Steller's Sea Cow: Habitat, Facts & Extinction

Instructor: Lauren Posey

Lauren has taught intermediate reading in an English Language Institute, and she has her Master's degree in Linguistics.

In this lesson you will learn about Steller's Sea Cow, an extinct cousin of the manatee. This lesson includes information about its habitat, some interesting facts, and why it went extinct.

Cows of the Ocean

What are some characteristics of cows? They eat grass, they travel in herds, and they're pretty slow-moving most of the time. Looking at those traits, you can see why someone might refer to a manatee as a sea cow. In fact, there is an extinct cousin of the manatee that reminded Georg Steller (a scientist) so much of a cow that he named it Steller's Sea Cow. They might have looked very different than cows, but they did travel in herds and graze on seagrass, much like cows on land.


Though the Steller's Sea Cow is now extinct, with no living members of the species, we know about their habitat from reports and from historical specimens, such as skeletons. They were first discovered in the Bering Sea by a ship that wrecked on Bering Island. The Sea Cows ate kelp and sea grass, so they lived in shallower areas where there were a lot of these. In addition, unlike their modern-day relatives, Sea Cows preferred colder water.

There is also evidence that they lived around St. Lawrence Island in the northern part of the Bering Sea. In earlier eras, their range might have extended further across the Pacific, from Japan all the way to California and Mexico. However, they were only ever seen by humans in the Bering Sea area.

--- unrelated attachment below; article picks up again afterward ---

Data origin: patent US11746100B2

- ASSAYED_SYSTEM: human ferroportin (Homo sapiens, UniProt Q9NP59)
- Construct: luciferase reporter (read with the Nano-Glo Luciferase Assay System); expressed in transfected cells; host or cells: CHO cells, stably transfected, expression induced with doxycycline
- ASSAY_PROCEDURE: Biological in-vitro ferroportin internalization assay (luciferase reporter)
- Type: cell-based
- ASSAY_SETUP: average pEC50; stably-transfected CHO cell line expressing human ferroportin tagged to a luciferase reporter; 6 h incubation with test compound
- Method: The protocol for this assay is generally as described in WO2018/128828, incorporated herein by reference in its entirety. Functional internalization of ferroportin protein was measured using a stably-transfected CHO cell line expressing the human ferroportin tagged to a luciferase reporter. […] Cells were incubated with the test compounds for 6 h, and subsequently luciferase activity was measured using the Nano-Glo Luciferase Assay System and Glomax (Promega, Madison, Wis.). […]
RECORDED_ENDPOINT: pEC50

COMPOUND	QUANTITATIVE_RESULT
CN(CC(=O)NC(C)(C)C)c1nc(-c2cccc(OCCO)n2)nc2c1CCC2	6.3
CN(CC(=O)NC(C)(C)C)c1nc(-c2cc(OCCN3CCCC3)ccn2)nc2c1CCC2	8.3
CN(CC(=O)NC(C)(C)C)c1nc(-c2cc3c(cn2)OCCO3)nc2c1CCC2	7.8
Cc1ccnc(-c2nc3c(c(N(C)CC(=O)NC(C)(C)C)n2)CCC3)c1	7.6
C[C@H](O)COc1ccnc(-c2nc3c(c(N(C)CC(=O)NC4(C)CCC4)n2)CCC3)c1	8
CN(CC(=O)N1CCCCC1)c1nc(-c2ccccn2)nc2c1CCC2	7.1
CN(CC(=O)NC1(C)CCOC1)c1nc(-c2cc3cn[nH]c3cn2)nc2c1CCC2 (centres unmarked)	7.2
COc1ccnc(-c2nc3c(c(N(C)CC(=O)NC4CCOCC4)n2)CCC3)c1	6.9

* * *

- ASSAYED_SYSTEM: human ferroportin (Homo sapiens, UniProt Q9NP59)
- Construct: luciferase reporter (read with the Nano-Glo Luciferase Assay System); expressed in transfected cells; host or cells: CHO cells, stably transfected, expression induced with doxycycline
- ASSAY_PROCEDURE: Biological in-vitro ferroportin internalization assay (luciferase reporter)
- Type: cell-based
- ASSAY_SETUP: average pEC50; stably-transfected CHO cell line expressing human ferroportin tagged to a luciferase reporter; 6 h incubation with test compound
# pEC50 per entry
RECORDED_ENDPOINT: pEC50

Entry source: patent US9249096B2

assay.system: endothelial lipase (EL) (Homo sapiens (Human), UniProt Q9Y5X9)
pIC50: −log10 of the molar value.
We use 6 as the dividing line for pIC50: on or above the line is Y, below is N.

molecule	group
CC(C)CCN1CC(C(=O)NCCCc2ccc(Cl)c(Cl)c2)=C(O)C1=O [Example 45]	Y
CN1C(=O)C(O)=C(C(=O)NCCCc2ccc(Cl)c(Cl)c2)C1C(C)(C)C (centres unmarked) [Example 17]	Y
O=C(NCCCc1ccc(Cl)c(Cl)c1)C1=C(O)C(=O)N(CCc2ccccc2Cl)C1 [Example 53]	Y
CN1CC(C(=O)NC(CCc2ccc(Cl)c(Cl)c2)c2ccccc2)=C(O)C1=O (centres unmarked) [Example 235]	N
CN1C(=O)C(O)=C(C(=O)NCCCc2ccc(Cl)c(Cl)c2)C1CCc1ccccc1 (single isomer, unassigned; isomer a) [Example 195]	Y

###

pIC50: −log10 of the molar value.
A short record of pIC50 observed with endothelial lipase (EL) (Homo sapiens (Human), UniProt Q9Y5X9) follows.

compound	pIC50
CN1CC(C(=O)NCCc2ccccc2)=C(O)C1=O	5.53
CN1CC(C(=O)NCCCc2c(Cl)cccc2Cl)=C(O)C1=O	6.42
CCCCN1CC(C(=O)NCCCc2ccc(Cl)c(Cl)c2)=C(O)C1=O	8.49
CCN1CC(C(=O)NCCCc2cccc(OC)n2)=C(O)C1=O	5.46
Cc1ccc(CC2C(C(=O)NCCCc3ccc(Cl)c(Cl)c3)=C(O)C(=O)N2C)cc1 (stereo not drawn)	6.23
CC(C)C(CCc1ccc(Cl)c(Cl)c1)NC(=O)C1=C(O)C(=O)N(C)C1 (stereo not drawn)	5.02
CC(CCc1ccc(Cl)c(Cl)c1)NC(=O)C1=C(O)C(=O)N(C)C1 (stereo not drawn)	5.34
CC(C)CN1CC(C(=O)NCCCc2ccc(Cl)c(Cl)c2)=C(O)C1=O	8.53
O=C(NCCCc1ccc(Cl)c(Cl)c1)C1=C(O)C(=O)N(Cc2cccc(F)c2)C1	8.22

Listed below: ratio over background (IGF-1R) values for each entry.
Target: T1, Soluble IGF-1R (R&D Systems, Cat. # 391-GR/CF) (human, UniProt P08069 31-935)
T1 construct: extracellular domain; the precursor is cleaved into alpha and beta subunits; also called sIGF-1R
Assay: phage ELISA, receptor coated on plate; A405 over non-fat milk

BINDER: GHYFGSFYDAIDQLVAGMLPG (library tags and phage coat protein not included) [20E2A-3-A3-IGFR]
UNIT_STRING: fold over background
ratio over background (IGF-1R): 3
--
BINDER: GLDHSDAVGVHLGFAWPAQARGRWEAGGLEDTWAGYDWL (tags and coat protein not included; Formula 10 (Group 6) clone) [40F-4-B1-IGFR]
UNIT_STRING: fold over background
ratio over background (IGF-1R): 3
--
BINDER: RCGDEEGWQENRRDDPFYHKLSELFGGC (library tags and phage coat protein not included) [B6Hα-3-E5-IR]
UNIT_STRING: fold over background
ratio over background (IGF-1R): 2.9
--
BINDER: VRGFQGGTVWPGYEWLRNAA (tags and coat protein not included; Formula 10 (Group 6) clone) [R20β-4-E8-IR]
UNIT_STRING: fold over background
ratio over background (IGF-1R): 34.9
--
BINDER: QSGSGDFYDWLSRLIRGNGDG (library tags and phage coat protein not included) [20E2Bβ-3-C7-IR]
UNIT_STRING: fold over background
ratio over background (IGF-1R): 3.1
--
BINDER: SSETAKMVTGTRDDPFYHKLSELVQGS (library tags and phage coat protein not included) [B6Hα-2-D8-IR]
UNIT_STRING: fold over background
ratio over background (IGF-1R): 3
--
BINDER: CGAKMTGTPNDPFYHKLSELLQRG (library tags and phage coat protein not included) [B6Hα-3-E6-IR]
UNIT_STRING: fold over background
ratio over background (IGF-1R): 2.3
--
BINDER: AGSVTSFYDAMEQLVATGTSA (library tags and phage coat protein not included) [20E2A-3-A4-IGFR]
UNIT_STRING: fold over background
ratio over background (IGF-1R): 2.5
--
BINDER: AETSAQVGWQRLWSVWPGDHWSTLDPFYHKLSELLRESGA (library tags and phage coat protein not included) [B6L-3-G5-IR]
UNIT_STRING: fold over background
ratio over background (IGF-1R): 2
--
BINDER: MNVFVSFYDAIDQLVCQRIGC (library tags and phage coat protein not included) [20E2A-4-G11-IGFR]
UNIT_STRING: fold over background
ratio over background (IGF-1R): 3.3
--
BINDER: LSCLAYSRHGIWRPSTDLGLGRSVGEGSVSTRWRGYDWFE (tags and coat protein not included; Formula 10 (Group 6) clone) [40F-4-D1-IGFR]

This map shows the location of the Bering Sea
Bering Sea Map


Like their modern relatives, Steller's Sea Cows were slow-moving, gentle giants. They didn't even have teeth! Instead, they ate by grinding the kelp or sea grass in their mouths.

Only one scientist ever studied Steller's Sea Cow while it was alive, and this was Georg Steller. Most of what we know about the animal comes from him and from reports of sailors who encountered the animals. The sailors hunted the Sea Cows. There are even reports saying that the Sea Cow's blubber, or fat layer, tasted like almonds. That probably wouldn't be your first guess for an animal that lives in saltwater and eats grass!

Steller's Sea Cow was an enormous creature. It could grow up to 30 feet long, and weigh up to 10 tons! By contrast, manatees are typically only about six feet long.

The closest living relative to a Steller's Sea Cow is the dugong. This is a Southeast Asian species very similar to manatees. Interestingly, all of the members of the group that includes dugongs, manatees, and Sea Cows are closely related to elephants.

Stellers Sea Cow closely resembled living manatees
Stellers Sea Cow


The story of how the Sea Cow became extinct is a sad one. The sailors who hunted the manatees discovered that they could feed 33 men for a month. When word got around about how much food they could provide, many people went out and hunted them in the following years. This was back before endangered species protection, so no one really kept track of the dwindling population. As a result, they were hunted to extinction less than 30 years after they were discovered.

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